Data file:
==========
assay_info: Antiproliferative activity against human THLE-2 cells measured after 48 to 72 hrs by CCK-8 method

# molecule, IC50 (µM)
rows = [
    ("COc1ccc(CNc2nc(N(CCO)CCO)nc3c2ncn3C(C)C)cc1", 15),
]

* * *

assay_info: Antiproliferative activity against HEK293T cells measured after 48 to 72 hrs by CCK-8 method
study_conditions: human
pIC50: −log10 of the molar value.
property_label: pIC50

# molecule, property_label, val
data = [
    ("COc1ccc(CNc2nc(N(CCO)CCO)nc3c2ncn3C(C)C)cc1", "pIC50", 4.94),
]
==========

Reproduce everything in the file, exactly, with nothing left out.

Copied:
assay_info: Antiproliferative activity against human THLE-2 cells measured after 48 to 72 hrs by CCK-8 method

# molecule, IC50 (µM)
rows = [
    ("COc1ccc(CNc2nc(N(CCO)CCO)nc3c2ncn3C(C)C)cc1", 15),
]

* * *

assay_info: Antiproliferative activity against HEK293T cells measured after 48 to 72 hrs by CCK-8 method
study_conditions: human
pIC50: −log10 of the molar value.
property_label: pIC50

# molecule, property_label, val
data = [
    ("COc1ccc(CNc2nc(N(CCO)CCO)nc3c2ncn3C(C)C)cc1", "pIC50", 4.94),
]